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I Found Her Sex Toy

by Thomas Brand about a month ago in sex toys

I believed her sexual satisfaction started and ended with me.

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I was 19.

It had taken me a long time to get a girlfriend. 19 years, in fact. But, at long last, I had managed to achieve the impossible. An actual human girl was now dating me. More than that, actually having sex with me.

And boy, was I determined to do it right. And I thought I wasn’t doing too bad a job. For someone in their first sexual relationship, at least.

But then, one day, I happened to be going through her bedroom trying to find something, and I discovered her vibrator.

And, all at once, it became clear to me that I had failed as a boyfriend and a lover. (What do you want from me? I was 19, and had no idea what I was doing.)

But why did I think this? Why, the Patriarchy.

Masturbation is nothing to be ashamed of

There’s nothing wrong with enjoying a little solo play, even when you have a healthy sex life.

There are a lot of negative stereotypes about masturbation. It’s seen as “dirty”. Only practiced by those depraved perverts with an unhealthy fascination with sex. An act relegated to the life of the desperate singleton. A sex substitute for those not capable of finding the real thing.

None of this is true.

Masturbation is as natural as sex itself. There’s nothing wrong with enjoying a little solo play, even when you have a healthy sex life. Not only will your partner not always be available when the urge for sexual gratification strikes, but the pleasure you get from masturbation is distinctly different from actual sex.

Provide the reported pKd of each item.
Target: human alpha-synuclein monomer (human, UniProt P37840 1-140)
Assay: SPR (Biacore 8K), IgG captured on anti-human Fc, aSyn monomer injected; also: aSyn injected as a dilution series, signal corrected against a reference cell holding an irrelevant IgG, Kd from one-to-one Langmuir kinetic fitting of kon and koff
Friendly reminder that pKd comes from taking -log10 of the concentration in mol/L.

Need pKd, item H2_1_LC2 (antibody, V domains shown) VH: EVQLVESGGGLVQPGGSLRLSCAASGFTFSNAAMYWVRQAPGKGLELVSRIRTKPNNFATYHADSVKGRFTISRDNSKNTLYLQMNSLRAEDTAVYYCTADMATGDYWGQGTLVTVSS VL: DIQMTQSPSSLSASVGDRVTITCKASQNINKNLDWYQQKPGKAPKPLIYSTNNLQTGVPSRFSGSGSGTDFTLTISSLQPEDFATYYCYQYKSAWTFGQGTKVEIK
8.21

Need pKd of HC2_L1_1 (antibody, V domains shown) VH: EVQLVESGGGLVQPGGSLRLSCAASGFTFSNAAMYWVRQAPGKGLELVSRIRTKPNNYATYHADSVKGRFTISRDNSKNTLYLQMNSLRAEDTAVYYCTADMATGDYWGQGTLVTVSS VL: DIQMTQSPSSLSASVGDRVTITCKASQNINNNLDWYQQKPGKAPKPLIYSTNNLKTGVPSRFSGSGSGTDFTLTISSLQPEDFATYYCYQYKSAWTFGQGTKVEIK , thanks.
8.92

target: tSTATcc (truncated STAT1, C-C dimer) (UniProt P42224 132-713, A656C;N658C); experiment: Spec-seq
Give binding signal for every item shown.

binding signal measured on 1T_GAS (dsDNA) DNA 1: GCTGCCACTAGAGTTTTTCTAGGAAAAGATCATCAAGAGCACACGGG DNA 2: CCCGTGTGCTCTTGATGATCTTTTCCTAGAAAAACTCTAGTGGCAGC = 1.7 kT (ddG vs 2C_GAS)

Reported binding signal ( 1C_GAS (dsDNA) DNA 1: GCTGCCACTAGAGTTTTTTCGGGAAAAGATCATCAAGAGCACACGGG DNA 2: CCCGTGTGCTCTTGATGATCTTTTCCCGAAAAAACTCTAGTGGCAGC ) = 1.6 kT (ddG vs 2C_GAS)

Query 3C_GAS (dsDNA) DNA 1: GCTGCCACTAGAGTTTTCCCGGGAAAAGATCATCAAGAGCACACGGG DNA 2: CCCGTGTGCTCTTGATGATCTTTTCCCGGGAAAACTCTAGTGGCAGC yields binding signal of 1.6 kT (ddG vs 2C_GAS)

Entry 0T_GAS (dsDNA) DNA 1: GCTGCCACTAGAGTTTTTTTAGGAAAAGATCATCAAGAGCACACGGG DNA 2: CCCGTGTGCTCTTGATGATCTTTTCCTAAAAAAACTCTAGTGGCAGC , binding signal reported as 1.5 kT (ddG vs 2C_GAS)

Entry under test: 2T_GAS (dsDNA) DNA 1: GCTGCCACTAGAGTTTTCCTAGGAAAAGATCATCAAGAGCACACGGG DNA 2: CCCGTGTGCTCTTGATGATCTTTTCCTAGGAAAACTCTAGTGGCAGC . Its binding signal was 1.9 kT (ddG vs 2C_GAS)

Now, 37-year-old me know all of this. 19-year-old me? Not so much.

Did I stop to consider the fact that I still masturbated, despite the fact I was having real sex? No, I did not. (But then, I did live in fear of people finding that out because, as I said above, I’d been conditioned to believe it was dirty and wrong.)

No, all that went through my mind was that if my girlfriend needed to masturbate, it meant I had failed. I wasn’t satisfying her. When I left her place, glowing with satisfaction at my so-called sexual prowess, she was left having to pull out a sex toy to finish the job I’d unknowing failed to do.

It was a sign that I had failed as a boyfriend and a lover.

God damn Patriarchy.

Sex isn't something to be "Achieved"

I grew up thinking that sex wasn’t something to be enjoyed or experienced, but to be achieved. To be won.

Here’s the sneaky thing about the Patriarchy: It harms men just as much as it harms women.

The prevailing attitudes about what it is “to be a man” are twisted and toxic. And it’s especially dangerous during adolescence.

But the thing is, these attitudes are just plain wrong.

In a 2018 study, it was found that people’s beliefs about what men believe about sex and relationships significantly differ from what men actually believe. For example, 80% of men interviewed had no problems interacting with people in same-sex relationships. However, only 56% of people believe men are okay with this.

And so, even when a teenage boy doesn’t believe in a particular toxic stereotype, he’s going to be under the impression that he should do. And so he’ll force himself to meet that stereotype for fear of not being seen as “a man”.

And so combine this problem with a lack of comprehensive sex education, and you end up with boys having a warped idea of sex.